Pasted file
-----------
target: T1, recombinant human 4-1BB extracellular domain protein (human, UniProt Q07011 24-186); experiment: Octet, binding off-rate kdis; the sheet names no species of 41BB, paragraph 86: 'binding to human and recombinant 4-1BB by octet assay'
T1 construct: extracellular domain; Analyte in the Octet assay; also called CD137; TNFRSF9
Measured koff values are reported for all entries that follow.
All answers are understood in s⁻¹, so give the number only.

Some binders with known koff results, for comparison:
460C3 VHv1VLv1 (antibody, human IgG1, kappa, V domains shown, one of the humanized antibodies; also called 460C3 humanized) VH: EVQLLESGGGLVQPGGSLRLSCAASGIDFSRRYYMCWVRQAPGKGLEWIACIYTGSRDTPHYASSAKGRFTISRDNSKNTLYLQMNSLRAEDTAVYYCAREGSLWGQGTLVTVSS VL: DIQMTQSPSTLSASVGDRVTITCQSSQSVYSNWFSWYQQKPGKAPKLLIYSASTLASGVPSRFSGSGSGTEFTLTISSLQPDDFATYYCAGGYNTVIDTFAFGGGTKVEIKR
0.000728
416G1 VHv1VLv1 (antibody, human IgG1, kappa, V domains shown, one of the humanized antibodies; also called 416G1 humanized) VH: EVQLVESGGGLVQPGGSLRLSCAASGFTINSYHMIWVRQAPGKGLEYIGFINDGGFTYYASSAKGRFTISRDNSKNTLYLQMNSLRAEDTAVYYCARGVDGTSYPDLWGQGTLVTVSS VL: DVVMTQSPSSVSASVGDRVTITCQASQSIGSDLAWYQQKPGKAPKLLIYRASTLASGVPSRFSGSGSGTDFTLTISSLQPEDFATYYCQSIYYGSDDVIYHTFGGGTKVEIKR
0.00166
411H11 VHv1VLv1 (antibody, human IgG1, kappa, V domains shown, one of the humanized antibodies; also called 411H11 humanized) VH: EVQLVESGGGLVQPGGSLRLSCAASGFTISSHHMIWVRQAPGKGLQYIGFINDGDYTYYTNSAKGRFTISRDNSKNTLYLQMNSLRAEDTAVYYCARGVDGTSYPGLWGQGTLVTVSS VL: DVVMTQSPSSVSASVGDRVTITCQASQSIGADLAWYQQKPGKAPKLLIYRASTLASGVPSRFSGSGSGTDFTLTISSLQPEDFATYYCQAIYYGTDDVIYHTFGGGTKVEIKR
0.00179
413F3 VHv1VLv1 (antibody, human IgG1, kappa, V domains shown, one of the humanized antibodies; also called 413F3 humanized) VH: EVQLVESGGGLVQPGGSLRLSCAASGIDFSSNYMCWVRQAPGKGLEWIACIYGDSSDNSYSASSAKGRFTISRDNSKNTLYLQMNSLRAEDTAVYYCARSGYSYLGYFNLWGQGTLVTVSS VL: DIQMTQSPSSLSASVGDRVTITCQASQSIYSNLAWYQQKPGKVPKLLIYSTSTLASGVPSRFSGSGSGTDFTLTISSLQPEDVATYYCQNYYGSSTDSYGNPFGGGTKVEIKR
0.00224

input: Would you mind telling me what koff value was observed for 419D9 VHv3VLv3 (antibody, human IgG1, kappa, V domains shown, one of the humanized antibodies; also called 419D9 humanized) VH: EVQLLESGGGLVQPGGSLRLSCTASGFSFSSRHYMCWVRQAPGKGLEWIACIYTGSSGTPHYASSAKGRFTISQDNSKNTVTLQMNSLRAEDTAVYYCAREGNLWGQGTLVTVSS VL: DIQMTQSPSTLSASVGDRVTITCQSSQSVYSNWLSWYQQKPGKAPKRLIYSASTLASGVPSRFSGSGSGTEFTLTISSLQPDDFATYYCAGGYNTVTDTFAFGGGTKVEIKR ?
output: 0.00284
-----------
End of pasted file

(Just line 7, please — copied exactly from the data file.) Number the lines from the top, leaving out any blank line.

0.000728